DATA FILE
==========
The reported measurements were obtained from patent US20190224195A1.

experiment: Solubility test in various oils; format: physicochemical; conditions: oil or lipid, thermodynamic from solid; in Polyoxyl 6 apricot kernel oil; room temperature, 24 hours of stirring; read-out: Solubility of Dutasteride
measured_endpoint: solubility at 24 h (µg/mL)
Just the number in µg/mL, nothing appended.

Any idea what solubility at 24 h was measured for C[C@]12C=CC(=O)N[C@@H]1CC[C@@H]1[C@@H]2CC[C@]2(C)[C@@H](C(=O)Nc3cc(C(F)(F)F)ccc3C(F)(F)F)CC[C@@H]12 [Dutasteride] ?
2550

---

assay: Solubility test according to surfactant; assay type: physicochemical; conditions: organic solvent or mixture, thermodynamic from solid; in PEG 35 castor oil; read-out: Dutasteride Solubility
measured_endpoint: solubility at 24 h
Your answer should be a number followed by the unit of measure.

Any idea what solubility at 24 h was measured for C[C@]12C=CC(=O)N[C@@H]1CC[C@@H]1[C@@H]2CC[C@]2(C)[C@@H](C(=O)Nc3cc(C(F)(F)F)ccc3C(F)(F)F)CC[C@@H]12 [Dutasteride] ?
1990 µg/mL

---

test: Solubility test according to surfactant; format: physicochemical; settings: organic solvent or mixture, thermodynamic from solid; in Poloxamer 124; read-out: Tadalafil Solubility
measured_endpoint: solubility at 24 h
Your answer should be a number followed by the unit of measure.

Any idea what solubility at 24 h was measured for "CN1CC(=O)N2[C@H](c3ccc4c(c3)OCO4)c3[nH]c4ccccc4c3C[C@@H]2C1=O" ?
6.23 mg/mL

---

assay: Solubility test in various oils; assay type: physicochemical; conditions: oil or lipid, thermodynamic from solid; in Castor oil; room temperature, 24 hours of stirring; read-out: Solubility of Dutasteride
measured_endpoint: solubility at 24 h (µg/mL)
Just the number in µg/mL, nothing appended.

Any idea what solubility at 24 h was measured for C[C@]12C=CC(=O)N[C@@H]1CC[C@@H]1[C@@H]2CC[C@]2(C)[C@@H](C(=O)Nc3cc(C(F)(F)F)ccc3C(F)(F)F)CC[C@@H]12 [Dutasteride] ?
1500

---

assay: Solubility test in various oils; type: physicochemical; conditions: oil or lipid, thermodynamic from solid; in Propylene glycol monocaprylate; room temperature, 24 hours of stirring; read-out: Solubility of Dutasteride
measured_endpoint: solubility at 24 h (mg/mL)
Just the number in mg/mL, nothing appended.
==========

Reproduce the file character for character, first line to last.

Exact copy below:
The reported measurements were obtained from patent US20190224195A1.

experiment: Solubility test in various oils; format: physicochemical; conditions: oil or lipid, thermodynamic from solid; in Polyoxyl 6 apricot kernel oil; room temperature, 24 hours of stirring; read-out: Solubility of Dutasteride
measured_endpoint: solubility at 24 h (µg/mL)
Just the number in µg/mL, nothing appended.

Any idea what solubility at 24 h was measured for C[C@]12C=CC(=O)N[C@@H]1CC[C@@H]1[C@@H]2CC[C@]2(C)[C@@H](C(=O)Nc3cc(C(F)(F)F)ccc3C(F)(F)F)CC[C@@H]12 [Dutasteride] ?
2550

---

assay: Solubility test according to surfactant; assay type: physicochemical; conditions: organic solvent or mixture, thermodynamic from solid; in PEG 35 castor oil; read-out: Dutasteride Solubility
measured_endpoint: solubility at 24 h
Your answer should be a number followed by the unit of measure.

Any idea what solubility at 24 h was measured for C[C@]12C=CC(=O)N[C@@H]1CC[C@@H]1[C@@H]2CC[C@]2(C)[C@@H](C(=O)Nc3cc(C(F)(F)F)ccc3C(F)(F)F)CC[C@@H]12 [Dutasteride] ?
1990 µg/mL

---

test: Solubility test according to surfactant; format: physicochemical; settings: organic solvent or mixture, thermodynamic from solid; in Poloxamer 124; read-out: Tadalafil Solubility
measured_endpoint: solubility at 24 h
Your answer should be a number followed by the unit of measure.

Any idea what solubility at 24 h was measured for "CN1CC(=O)N2[C@H](c3ccc4c(c3)OCO4)c3[nH]c4ccccc4c3C[C@@H]2C1=O" ?
6.23 mg/mL

---

assay: Solubility test in various oils; assay type: physicochemical; conditions: oil or lipid, thermodynamic from solid; in Castor oil; room temperature, 24 hours of stirring; read-out: Solubility of Dutasteride
measured_endpoint: solubility at 24 h (µg/mL)
Just the number in µg/mL, nothing appended.

Any idea what solubility at 24 h was measured for C[C@]12C=CC(=O)N[C@@H]1CC[C@@H]1[C@@H]2CC[C@]2(C)[C@@H](C(=O)Nc3cc(C(F)(F)F)ccc3C(F)(F)F)CC[C@@H]12 [Dutasteride] ?
1500

---

assay: Solubility test in various oils; type: physicochemical; conditions: oil or lipid, thermodynamic from solid; in Propylene glycol monocaprylate; room temperature, 24 hours of stirring; read-out: Solubility of Dutasteride
measured_endpoint: solubility at 24 h (mg/mL)
Just the number in mg/mL, nothing appended.